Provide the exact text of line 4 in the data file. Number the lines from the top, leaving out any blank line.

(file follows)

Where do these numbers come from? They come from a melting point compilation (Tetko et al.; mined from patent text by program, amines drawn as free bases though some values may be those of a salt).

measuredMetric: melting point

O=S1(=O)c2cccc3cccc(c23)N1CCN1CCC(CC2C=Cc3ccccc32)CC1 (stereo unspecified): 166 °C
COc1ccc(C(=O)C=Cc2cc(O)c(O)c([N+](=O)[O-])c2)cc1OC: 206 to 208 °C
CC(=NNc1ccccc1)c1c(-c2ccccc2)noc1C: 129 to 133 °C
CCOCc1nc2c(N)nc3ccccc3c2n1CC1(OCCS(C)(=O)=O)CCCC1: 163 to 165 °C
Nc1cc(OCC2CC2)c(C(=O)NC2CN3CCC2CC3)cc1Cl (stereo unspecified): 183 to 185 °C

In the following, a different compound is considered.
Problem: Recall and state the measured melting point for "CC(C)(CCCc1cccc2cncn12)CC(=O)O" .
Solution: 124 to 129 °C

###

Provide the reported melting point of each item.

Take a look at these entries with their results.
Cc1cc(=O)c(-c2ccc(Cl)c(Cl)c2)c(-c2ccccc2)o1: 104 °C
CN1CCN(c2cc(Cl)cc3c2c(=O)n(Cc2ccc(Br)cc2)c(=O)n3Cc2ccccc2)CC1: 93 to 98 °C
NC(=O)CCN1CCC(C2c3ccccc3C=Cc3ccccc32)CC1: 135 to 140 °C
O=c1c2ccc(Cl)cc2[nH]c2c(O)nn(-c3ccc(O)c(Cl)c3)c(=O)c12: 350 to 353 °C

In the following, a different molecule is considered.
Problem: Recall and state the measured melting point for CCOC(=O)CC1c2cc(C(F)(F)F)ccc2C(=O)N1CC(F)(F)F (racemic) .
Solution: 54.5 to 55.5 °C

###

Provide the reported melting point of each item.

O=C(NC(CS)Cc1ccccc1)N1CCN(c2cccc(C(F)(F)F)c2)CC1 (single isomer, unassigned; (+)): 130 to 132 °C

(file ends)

COc1ccc(C(=O)C=Cc2cc(O)c(O)c([N+](=O)[O-])c2)cc1OC: 206 to 208 °C